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Monday, February 11, 2008


In an article by Andrew Burger in the E-Commerce Times (see Part 1, Part 2), and reported in TechnewsWorld, a senior researcher from security software firm, RSA, indicates the consumer is usually indemnified from the loss of their money in the banking and electronic commerce industries, but not the trauma of cleaning up the damage to their credit. In the latest report from Javelin Strategy and Research, the individual is still stuck with an average loss of 25 hours of their time, and the cost of attorney fees. One report on privacy sites the impact of identity theft being comparable to victims of violent crime. Burger quotes USA Today as reporting that personal ID theft more than tripled in 2007; Identity Theft Resource Center (ITRC) says the increase was four-fold. Some other facts in the article are the U.S. Secret Service’s estimate that the average identity theft case they closed from 2000 to 2006 was $31,000. In 2004, consumers could expect to recover 80 percent of the money lost, dropping to 54 percent in 2006. Also confirmed was the fact that loss of your Social Security number is still the most important factor in ID thieves stealing your identity. ITRC quotes some of the aftermath of experiencing an identity theft with effects including increased insurance and credit card fees, hard to find a job, higher interest rates, and the battle with collection agencies and credit card companies that refuse to honor your evidence of the crime. Another alert in this piece was a reminder that family members and friends commit over 40 percent of the fraud. And dumpster diving still accounts for a significant amount of your sensitive data ending up in the hands of the crooks, but the computers are the “enabling” technology that neatly ties it all together. In Part 2 of the article, there’s a startling revelation from The Wall Street Journal that in 2006, as the result of a data breach, the average company lost 12 percent of its stock price value. You would think that would move most to fix the situation, but, as stated above, incidents of the crime increased 400 percent in 2007 over the prior year. According to Randy Abrams of security firm, ESET, failing to encrypt stored data is “one of the most egregious errors” committed by business and government. In another interesting detail, in 2005, 20 percent of customers in the U.S. that suffered a data breach stopped doing business with the company responsible. Reason number two that business and government should have taken action in 2006 and 2007 to remedy the situation. Burger ends Part 2 with another statement from Abrams: "As long as personal information is a commodity that does not belong to the consumer, as is the case in the U.S. -- in stark contrast to some European countries -- identity theft will be facilitated. The nature of the ownership of personal information is an enabler of identity theft that is sanctioned by the U.S. government through antiprivacy legislation." Not sure about ownership, but the consumer should be given control over their names and personal data now, and they should be compensated when it is sold.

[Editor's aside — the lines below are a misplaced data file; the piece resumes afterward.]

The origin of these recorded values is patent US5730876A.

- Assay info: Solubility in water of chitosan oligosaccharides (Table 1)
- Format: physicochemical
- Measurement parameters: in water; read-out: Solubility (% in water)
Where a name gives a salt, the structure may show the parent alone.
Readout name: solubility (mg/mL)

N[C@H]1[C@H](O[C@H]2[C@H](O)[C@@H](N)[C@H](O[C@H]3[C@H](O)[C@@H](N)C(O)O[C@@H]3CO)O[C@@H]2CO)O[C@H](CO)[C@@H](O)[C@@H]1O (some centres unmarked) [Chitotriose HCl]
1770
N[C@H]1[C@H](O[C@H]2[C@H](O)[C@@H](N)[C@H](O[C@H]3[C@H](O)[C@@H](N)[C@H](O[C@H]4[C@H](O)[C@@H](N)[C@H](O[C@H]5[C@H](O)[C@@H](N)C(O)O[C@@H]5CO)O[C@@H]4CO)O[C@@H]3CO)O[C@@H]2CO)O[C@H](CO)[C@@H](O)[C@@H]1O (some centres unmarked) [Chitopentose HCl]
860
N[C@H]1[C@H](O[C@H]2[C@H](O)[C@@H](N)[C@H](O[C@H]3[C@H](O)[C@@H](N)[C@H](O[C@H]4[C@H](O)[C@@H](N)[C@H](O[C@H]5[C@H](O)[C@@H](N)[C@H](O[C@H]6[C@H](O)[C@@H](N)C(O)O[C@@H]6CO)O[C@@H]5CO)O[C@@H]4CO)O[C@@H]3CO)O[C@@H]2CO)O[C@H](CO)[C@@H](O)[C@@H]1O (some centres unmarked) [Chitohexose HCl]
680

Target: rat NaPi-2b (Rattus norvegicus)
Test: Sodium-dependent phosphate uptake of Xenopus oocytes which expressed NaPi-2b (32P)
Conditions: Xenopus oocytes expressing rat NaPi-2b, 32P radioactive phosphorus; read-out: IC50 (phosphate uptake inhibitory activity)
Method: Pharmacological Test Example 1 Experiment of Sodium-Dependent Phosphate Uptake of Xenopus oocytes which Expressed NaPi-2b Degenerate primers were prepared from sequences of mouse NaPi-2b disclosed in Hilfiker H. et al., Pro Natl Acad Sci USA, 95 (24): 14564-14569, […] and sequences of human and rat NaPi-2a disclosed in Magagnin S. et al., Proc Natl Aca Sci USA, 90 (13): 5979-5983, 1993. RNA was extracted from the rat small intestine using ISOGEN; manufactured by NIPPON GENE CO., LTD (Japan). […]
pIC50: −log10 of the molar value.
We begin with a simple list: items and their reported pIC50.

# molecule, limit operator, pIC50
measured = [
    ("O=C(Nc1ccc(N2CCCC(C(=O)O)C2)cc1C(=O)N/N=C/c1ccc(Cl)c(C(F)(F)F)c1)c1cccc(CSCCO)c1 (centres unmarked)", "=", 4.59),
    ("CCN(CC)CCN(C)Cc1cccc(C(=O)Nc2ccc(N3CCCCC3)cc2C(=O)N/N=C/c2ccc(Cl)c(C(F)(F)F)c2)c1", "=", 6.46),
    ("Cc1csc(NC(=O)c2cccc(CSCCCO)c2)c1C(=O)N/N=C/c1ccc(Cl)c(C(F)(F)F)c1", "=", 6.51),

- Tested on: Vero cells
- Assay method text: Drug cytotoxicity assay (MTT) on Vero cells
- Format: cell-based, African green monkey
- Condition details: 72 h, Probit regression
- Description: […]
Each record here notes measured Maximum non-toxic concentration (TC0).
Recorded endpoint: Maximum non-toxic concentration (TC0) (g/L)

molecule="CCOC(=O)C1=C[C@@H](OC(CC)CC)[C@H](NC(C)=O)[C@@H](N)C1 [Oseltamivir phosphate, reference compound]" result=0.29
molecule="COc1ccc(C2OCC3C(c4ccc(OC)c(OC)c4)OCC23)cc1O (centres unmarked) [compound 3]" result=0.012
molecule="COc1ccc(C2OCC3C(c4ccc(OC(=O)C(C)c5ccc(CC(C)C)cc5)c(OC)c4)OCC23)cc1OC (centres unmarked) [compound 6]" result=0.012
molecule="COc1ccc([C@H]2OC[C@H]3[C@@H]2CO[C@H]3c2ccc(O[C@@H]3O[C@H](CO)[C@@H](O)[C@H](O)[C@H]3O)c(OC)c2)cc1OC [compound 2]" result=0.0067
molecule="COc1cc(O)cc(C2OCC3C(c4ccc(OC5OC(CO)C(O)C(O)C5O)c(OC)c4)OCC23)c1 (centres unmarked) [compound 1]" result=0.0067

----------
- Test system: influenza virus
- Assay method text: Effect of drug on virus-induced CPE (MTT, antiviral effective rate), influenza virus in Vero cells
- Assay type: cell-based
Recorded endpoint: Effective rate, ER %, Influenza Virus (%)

1 comment:

Michael Durnack said...

I agree that the consumer should be given control, but with all databases that already have our information, people have to be in a vigilant mode more now than ever before. Consumers also need to contain the additional dissemination of their personal information.

As for the large majority being committed by acquaintances and family members, yes that is true, but worse yet most of it could have been prevented by the victim. Leaving information around the house is as dangerous as loosing your wallet in a den of thieves.

My company is going to releasing some new research on identity theft (conducted in collaboration with a university) shortly and we will be shedding light on some of the most critical and important trends that are taking place with this crime.

The best defense for identity theft is self defense, and that starts with the individual preventing the theft or loss of information before the fraud can occur.

Much of what people do in their daily lives leaves them wide open to this crime, and until people start to recognize this, ID theft will march on unabated.